Where Prentice stood

The former site of the Prentice Women's Hospital building by Bertrand Goldberg, demolished in 2014.
The upper floors of the new Arkes Pavilion give a clear view of where the old Prentice Women’s Hospital building stood.  Completed in 1975, the building was part of Northwestern Hospital, which demolished it in 2013-14, despite long and intense opposition.  The building’s architect was Bertrand Goldberg.

Prentice, which housed not only Northwestern’s maternity hospital but its psychiatric ward, was unforgettable on account of its peculiar rounded tower, a cylindrical cluster in the shape of a clover-leaf or quatrefoil, which seemed to float or balloon over a squat dark building that formed its base.  The tower, made mainly of poured concrete, had disproportionately small oval windows whose placement accentuated the tower’s strange shape.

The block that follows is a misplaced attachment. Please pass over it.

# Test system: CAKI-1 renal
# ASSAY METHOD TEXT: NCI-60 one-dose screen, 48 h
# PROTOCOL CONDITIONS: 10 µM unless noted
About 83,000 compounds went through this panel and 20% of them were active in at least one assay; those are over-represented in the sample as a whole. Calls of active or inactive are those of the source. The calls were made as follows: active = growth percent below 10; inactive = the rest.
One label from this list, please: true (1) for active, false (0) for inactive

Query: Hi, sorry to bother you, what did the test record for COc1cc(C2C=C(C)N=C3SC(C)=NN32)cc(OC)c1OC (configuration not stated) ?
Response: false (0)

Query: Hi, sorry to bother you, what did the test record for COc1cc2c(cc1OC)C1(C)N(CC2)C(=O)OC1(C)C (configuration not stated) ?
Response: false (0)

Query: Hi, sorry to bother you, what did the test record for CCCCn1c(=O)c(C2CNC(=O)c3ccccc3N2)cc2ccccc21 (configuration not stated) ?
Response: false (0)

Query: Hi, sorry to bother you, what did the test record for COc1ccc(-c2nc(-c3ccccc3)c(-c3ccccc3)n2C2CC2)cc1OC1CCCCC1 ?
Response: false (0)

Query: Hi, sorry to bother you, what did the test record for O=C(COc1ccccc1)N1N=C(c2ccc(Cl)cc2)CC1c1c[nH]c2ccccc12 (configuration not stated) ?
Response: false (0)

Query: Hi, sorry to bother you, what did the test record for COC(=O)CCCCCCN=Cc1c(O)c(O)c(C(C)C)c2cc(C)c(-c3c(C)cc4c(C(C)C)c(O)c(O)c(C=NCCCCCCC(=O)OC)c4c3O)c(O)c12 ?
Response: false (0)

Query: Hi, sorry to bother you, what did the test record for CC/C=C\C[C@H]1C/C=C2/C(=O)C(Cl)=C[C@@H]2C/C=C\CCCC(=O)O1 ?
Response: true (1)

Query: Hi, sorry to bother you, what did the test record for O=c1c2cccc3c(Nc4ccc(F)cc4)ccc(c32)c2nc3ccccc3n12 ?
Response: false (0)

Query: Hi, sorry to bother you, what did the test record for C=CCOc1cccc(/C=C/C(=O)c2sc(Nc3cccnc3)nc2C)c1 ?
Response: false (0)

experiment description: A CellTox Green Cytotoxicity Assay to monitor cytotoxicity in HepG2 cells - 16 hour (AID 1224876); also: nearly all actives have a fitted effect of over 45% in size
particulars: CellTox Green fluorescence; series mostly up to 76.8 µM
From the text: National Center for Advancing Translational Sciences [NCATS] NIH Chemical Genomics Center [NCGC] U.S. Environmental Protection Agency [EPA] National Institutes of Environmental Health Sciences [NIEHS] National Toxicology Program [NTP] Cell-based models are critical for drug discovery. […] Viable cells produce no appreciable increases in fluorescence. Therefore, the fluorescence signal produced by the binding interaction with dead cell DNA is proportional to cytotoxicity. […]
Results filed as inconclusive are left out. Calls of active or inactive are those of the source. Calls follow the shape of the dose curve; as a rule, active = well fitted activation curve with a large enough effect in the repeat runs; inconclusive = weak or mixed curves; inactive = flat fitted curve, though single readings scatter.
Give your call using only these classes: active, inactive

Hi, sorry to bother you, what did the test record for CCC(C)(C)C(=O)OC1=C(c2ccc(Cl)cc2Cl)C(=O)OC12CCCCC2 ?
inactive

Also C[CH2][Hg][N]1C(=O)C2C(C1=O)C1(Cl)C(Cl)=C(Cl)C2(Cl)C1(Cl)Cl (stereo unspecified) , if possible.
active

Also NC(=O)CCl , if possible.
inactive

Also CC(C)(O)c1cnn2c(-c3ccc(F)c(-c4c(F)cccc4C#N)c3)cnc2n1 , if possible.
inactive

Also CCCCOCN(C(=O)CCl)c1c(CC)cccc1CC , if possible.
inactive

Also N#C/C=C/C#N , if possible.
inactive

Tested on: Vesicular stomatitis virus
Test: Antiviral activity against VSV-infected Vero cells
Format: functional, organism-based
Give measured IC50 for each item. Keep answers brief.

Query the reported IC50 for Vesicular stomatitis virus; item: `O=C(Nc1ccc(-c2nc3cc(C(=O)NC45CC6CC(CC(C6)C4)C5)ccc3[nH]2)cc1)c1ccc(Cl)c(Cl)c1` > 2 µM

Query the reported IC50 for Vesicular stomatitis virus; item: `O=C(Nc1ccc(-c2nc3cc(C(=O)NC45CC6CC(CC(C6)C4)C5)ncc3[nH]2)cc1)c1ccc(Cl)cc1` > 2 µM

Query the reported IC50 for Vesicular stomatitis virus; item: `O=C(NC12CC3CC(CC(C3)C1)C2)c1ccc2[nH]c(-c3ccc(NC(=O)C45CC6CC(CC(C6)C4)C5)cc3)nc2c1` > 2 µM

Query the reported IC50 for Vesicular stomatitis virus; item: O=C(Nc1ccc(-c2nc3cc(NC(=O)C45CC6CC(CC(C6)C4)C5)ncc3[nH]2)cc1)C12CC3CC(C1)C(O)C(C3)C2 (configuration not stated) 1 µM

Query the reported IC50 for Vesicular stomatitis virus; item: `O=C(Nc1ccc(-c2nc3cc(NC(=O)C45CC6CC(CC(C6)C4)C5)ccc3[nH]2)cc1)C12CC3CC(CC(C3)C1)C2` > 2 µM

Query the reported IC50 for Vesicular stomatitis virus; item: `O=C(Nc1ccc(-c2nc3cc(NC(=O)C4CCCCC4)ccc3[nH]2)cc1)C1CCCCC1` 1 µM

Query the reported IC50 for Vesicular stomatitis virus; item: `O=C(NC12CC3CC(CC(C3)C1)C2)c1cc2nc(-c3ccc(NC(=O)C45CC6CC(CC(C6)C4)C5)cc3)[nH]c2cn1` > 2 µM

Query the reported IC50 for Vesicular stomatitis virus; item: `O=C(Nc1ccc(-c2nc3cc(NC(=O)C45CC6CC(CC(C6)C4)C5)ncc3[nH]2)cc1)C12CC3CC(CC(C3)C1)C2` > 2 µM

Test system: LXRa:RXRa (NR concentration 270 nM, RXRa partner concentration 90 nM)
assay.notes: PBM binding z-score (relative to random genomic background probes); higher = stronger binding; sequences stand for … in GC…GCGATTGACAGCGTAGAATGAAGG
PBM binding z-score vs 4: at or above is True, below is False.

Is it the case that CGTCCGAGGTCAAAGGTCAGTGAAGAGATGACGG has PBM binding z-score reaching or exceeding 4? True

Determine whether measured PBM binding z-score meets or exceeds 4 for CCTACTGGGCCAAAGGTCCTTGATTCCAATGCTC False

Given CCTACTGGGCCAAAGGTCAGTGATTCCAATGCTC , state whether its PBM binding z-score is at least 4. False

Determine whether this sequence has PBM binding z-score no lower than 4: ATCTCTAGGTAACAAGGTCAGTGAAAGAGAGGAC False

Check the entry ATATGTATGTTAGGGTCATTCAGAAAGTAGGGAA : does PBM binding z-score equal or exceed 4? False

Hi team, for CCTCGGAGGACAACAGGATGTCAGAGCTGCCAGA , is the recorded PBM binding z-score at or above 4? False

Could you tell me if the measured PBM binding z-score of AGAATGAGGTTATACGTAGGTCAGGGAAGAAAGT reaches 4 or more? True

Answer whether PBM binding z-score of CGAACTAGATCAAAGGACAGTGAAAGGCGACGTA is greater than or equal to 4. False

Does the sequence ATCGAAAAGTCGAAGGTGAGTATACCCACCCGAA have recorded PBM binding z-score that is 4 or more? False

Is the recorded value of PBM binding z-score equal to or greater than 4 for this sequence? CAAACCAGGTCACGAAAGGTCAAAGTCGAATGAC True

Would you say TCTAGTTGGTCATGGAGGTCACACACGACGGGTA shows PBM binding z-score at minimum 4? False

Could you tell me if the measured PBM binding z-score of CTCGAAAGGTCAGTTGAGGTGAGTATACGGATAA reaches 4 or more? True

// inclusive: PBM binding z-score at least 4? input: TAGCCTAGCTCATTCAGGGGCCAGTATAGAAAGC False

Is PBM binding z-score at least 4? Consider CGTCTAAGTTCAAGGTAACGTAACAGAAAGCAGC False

The building was an example of the brutalist style (of which Regenstein Library at the University of Chicago is an instance, too).  It was assertively drab; impractical, too.  Ironic, then, that it should live on in one’s mind: provocative and futuristic, one-of-a-kind.